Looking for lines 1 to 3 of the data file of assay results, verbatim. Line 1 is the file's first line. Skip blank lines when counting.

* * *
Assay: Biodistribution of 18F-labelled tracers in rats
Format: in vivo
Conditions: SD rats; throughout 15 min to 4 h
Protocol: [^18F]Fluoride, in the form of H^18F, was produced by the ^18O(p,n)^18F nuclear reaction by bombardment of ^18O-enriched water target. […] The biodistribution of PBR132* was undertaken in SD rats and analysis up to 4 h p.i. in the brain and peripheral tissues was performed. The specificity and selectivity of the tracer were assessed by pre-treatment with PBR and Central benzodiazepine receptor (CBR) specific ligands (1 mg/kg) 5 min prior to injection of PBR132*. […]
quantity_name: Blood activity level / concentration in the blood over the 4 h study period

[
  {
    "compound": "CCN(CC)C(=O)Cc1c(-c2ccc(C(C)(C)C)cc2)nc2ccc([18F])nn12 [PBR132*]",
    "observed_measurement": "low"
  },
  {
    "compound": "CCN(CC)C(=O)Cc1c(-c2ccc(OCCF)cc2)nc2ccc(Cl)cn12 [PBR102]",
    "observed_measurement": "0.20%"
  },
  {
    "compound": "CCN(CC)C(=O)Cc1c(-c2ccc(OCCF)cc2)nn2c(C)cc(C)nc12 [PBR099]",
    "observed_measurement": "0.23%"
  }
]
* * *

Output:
Assay: Biodistribution of 18F-labelled tracers in rats
Format: in vivo
Conditions: SD rats; throughout 15 min to 4 h